Lions For Lambs

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In the spate of hot-button war movies arriving in theaters this fall, it was inevitable that we'd hear a lecture or two. In the new Robert Redford film, we get six. Lions for Lambs is all lecture: Not the fascinating kind you get at certain speaking events or in great documentaries, but the kind you get in a remedial poli-sci class the morning after a rough night of bar-hopping, from an addled community college professor wearing one of those elbow-patch tweed jackets. At this point in the Iraq debate, it's the last thing you want to hear — that is, what you already know — over and over again, for 90 straight minutes. Whether you lean left or right, you'll feel as if someone decided you needed a flash-card primer on the Big Issues of the last five years, and damn it if they aren't going to make you sit there until you can recite them all by heart.

This is by design, and in case it isn't transparent enough, one of the three main storylines in Lions for Lambs focuses on earnest professor Malley (played by Redford, who also happens to be the movie's director) lecturing a cocky, apathetic student (Andrew Garfield) on Why Politics Matters. In another parallel conversation, the slick Senator Irving (Tom Cruise) harangues conflicted veteran reporter Janine Roth (Meryl Streep) on his bold new ground strategy in Afghanistan; she in turn chews his ear off about the real meaning of a "just war." In the few moments when his actors aren't barking at each other, Redford has the camera lecture the audience: On her cab ride back to the office — where her editor improbably tells her to run Irving's spiel verbatim — Janine mournfully glances at a row of headstones at Arlington National Cemetery. And so Lions for Lambs goes, fueled by the best possible intentions and the worst possible artistry. As political commentary, it's merely thudding and obvious; as entertainment, it's downright narcotizing.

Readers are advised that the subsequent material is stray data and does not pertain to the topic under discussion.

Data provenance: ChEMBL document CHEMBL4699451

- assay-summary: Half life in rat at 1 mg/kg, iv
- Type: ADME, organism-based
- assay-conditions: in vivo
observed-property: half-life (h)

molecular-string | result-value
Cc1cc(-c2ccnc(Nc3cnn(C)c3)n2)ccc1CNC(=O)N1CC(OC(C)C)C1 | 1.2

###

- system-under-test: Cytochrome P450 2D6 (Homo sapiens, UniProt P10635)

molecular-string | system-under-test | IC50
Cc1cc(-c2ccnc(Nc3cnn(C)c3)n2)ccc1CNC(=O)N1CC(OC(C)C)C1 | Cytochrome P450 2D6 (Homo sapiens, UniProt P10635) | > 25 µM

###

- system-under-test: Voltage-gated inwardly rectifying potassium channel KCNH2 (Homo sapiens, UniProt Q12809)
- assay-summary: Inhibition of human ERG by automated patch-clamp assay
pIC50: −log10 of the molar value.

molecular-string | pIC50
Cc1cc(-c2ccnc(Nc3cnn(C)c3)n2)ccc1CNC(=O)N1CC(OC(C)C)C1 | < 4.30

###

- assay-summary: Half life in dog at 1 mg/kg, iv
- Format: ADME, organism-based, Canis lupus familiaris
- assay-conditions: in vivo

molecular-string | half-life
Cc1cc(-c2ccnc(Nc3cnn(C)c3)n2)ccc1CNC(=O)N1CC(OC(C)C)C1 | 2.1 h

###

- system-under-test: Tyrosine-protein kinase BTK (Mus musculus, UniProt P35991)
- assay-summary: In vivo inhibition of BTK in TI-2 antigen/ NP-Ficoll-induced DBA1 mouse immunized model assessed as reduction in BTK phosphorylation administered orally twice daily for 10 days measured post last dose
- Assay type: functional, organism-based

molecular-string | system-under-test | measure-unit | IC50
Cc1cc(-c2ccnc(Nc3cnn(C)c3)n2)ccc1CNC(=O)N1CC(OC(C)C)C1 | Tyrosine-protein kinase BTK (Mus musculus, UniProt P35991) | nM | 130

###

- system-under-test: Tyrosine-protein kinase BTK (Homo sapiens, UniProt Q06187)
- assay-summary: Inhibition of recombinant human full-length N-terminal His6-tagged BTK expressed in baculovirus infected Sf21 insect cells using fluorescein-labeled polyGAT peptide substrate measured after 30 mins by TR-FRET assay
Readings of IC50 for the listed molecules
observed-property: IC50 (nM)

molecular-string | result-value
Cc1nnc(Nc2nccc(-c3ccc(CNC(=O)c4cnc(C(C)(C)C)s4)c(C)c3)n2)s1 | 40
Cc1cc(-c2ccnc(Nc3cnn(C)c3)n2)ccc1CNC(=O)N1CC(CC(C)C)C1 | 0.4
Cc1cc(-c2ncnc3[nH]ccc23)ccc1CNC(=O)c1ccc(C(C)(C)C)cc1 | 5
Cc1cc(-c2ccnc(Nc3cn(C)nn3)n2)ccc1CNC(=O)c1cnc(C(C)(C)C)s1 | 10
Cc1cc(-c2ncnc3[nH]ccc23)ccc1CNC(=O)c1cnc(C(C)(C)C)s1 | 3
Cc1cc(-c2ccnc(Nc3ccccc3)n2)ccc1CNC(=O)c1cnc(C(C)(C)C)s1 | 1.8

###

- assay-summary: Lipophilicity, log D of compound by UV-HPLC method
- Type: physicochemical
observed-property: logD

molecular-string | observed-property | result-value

Redford even botches the one plot thread with the potential to draw anyone in, the live-for-the-moment tale of two altruistic grunts (Derek Luke and Michael Peña) attempting to carry out Senator Couch Jumper's untested scheme. The boys are — wouldn't ya know it — former students of Malley's; in flashbacks we see them attempt to sell their ruddy, blue-eyed, John Kerry-like mentor on enlisting. (Spoiler alert: He shakes his feathered salt-and-blond hair disapprovingly.) Even with the decks stacked against his character, it's the underrated Luke who commands real attention, just by being genuine: In a movie where everyone else represents a baldly partisan ideal, he's the only one who seems to be living and breathing on his own. Meanwhile, Cruise flails around in an unsuccessful attempt to be commanding. Streep, in a valiant attempt to give her co-star some added stature, recedes into a leather armchair, as if she's actually intimidated by him. And Redford speaks his lines in the drowsy, chocolaty voice of a newscaster — right before closing the film with an embarrassingly out-of-touch indictment of our pop-culture-obsessed media. It's clear that this old man really wants to tell us something. But he forgot that when fighting a battle of ideas, you have to actually engage people first.

Michael Hastings writes about film for Metro Times. Send comments to letters@metrotimes.com.

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